Anyone who hits close to .500 during the season would know that he’s in an unbelievable groove. Or so it would seem.
“People would ask me, ‘Do you realize how well you are hitting right now?’” Hunter Strong said. “I said, ‘I don’t know.’ I didn’t know how good I had hit until the end of the season.”
The Sheridan junior center fielder batted .490 with 50 hits, drove in 42 runs and posted an on-base percentage of .555 – all school records. Numbers worthy of Southeast Arkansas’ Hitter of the Year, as Strong has been honored by The Commercial.
The hit total also ranks seventh all-time in Arkansas for a single season.
It’s a one-at-bat-at-a-time approach the Central Arkansas and Southern Arkansas recruit uses to become a consistent hitter.
“I’m trying to get on base,” Strong said. “My main goal is to get on base, whether it’s a single, double, walk, home run or whatever.
“I hit every day. After I game, I hit. No matter how I hit, I shake it off.”
Only Watson Chapel senior Landen Colson – who went .526 – had a better hitting average in Southeast Arkansas this season, but Strong drove in almost twice as many runs as he helped the Yellowjackets reach the round of eight in the 6A state playoffs. Strong also has been selected to the XI Classic underclassman showcase, to be held next month at Arkansas State University.
Adjustments and mental approach at the plate are key factors in Strong’s consistency, Sheridan coach Mike Moore said.
“He’s really a student of the game,” Moore said. “He learns all he can about how he can hit a lot. He makes adjustments in one pitch.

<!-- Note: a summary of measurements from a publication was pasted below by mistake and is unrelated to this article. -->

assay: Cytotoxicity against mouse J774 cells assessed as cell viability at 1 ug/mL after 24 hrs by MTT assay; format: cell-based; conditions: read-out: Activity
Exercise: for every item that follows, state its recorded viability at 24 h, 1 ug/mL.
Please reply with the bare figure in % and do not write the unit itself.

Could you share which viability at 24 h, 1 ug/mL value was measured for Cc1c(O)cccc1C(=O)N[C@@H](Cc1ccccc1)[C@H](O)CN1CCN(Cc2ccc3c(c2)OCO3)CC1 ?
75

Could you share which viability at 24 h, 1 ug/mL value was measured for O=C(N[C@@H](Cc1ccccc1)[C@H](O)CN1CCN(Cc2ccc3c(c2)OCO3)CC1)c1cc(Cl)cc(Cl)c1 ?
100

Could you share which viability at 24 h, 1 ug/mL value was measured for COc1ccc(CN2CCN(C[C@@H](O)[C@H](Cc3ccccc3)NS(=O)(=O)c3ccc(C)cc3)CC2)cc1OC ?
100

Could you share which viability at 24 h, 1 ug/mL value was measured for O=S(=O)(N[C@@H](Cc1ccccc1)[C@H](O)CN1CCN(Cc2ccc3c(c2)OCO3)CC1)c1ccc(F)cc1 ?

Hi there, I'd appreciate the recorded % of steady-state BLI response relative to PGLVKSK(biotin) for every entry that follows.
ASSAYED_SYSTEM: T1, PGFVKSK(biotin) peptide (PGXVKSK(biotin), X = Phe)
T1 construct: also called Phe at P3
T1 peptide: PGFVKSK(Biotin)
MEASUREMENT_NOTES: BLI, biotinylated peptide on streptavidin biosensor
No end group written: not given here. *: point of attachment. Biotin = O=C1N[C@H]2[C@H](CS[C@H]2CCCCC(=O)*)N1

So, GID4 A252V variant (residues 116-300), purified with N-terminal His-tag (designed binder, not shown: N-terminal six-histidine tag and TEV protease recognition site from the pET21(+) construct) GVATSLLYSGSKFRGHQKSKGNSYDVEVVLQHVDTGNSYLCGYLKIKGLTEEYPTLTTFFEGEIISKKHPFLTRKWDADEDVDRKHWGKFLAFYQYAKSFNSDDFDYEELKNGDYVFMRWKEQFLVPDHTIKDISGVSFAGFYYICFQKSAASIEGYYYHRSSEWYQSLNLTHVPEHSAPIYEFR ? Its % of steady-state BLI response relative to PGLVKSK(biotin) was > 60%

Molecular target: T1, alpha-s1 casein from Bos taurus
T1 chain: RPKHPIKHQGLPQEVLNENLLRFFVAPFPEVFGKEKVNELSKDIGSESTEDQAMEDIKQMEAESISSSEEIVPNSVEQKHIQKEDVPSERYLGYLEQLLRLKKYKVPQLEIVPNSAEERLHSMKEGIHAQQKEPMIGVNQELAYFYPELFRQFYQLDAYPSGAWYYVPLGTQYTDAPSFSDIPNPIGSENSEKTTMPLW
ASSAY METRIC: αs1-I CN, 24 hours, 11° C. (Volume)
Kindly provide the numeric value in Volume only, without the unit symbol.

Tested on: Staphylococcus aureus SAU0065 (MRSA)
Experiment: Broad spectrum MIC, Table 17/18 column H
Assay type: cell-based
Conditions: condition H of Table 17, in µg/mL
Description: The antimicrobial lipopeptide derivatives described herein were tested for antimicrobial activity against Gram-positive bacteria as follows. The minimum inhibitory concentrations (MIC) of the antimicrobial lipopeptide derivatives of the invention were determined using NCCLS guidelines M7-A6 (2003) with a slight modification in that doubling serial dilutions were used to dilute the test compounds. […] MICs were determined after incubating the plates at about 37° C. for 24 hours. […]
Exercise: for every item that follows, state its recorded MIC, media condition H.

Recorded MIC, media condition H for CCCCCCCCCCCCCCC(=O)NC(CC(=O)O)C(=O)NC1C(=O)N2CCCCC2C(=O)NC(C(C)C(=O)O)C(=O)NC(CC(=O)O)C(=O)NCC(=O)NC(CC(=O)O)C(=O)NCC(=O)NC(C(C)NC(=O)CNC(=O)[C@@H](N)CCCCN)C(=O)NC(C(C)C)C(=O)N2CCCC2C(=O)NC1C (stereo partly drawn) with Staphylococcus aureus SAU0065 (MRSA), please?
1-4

“He hits every day. He’s a model of what you do every day if you want to be great. He basically is just trying to have a good at-bat. That’s his formula for success.”
Strong’s batting average doesn’t overshadow his running ability. He stole 23 bases in 25 attempts this season.
Strong keeps his focus away from batting statistics, whether he hits perfectly one game or not. He credits his father for pushing him to reach base every opportunity and throwing to him while he works on his swing.
For all his batting ability, one statistic is missing from Strong’s line this season – a home run. He said he’s reached the wall a few times, but he doesn’t concern himself with the round-tripper as much as getting to first base. The 6-foot-1, 175-pounder does think the homers will come as he continues to get bigger and stronger.
“When he didn’t get a hit, he walked,” Moore said. “He got a sac bunt or a sac fly. He probably had several games where he had three hits.”
Strong fits the mold of Moore’s preferred hitter – the one who bats for consistency rather than hitting for power.
“You have a better chance to score if you hit more consistently,” Moore said.